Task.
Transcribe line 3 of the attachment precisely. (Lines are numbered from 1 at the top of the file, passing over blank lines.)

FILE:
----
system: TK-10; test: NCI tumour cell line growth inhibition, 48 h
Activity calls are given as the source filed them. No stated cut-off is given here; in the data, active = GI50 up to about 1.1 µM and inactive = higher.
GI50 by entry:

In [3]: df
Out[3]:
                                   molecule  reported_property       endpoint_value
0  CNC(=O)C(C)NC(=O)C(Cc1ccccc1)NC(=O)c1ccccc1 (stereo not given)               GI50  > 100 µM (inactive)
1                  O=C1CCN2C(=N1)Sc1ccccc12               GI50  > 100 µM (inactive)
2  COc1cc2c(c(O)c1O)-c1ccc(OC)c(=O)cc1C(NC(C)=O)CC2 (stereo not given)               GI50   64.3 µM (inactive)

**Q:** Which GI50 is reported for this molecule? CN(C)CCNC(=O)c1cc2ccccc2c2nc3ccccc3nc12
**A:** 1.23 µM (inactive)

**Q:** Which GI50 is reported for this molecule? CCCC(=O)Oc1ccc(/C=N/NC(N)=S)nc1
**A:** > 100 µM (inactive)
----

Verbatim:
GI50 by entry: